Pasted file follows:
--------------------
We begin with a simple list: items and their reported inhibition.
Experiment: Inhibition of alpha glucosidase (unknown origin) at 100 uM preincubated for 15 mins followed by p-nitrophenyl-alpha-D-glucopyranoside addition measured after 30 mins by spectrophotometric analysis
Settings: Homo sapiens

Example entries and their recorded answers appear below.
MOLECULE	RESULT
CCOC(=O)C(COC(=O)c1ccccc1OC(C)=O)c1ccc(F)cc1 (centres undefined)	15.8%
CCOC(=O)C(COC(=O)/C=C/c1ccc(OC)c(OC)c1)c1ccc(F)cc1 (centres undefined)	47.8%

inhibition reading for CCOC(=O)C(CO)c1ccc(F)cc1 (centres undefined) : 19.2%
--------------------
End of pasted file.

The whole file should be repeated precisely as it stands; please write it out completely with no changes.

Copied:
We begin with a simple list: items and their reported inhibition.
Experiment: Inhibition of alpha glucosidase (unknown origin) at 100 uM preincubated for 15 mins followed by p-nitrophenyl-alpha-D-glucopyranoside addition measured after 30 mins by spectrophotometric analysis
Settings: Homo sapiens

Example entries and their recorded answers appear below.
MOLECULE	RESULT
CCOC(=O)C(COC(=O)c1ccccc1OC(C)=O)c1ccc(F)cc1 (centres undefined)	15.8%
CCOC(=O)C(COC(=O)/C=C/c1ccc(OC)c(OC)c1)c1ccc(F)cc1 (centres undefined)	47.8%

inhibition reading for CCOC(=O)C(CO)c1ccc(F)cc1 (centres undefined) : 19.2%